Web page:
Sentencing: “Felony Scratching”

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By: Shane Radliff

June 30th, 2015

Back in May, I was coerced by the threat of fine and/or incarceration, to serve on a jury. It was certainly an interesting experience, but as I explained in the first “Felony Scratching” article, it was blatantly obvious that the punishment did not fit the crime, and regardless of her previous rap sheet, the injuries to the nurse were no more severe than a minor paper cut.



As I explained in the first article, the possible charges were either a Class 3 felony (2-5 years, or 5-10 with aggravating factors), or a Class 1 felony (4-15 years). Considering her aggravated battery charge involved a nurse working in her official capacity, the defendant was at a far higher risk for an increased sentence.

As the picture clearly shows above though, she only got 4 years, which is a major surprise to me. She didn’t plea bargain out and took it all the way to a jury trial, so I figured they would throw the book at her and push for the maximum sentence.

Nonetheless, 4 years in prison is a long time, and regardless of how good of a mother she was, constantly in and out of trouble with the local police extortionists, her daughter will be without a mother for a long time; in addition to that, thanks to the felony (and her past), we can be almost positive that things won’t get better for this family—financially or stability wise.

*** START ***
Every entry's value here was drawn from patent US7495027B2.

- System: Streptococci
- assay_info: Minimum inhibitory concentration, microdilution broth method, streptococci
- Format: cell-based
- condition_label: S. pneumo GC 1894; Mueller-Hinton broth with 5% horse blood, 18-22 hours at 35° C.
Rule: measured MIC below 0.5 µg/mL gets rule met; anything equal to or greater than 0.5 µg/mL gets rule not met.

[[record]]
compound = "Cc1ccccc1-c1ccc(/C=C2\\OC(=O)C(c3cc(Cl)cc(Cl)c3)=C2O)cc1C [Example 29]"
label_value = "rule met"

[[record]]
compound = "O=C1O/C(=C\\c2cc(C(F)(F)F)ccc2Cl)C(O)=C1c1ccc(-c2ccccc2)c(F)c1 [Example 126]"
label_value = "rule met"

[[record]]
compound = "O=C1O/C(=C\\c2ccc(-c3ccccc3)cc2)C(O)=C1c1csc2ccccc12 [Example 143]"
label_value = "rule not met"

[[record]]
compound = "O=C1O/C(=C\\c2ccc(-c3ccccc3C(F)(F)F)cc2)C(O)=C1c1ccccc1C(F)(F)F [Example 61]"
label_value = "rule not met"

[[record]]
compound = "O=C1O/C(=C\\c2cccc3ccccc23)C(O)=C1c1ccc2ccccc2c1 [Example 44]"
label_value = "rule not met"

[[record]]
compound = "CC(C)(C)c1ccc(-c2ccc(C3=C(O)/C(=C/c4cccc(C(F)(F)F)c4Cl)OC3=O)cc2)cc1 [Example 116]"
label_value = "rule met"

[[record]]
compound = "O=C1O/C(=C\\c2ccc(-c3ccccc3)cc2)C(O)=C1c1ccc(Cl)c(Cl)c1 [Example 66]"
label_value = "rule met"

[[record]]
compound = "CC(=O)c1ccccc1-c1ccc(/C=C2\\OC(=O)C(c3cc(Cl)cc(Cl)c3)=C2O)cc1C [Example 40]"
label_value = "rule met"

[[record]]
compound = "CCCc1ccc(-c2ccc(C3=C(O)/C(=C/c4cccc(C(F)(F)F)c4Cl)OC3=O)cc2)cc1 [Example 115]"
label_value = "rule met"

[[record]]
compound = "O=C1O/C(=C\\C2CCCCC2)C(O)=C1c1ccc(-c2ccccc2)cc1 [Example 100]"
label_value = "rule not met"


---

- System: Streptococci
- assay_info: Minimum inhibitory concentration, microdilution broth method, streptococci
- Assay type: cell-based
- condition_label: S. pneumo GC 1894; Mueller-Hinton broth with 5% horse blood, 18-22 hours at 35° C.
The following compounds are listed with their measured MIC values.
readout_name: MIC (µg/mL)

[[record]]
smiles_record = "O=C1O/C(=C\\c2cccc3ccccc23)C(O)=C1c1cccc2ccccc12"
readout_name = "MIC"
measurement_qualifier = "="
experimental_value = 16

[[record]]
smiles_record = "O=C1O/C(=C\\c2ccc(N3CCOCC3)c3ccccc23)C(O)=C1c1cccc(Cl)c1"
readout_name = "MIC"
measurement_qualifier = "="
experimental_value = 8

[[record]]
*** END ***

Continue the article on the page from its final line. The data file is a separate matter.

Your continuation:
From my Adventures in Illinois Law series, especially the jury summons, it only makes me despise the State’s monopoly on arbitration and adjudication even more. When people serve time in prison, they don’t come out the same; usually, they come out as far worse criminals than they were before they went in.

I certainly feel for the family and wish the common law principle of the punishment fitting the crime, was a standard that we still lived by (although, that is the only aspect of common law I am fond of now). I also wish that proper restitution was a priority of these criminals in robes.

Although, can we really expect any better, moral behavior from this immoral (IN)justice system?

Of course not.

It’s time to abandon the idea of ‘authority’ and re-gain the basic values and principles that make us human beings.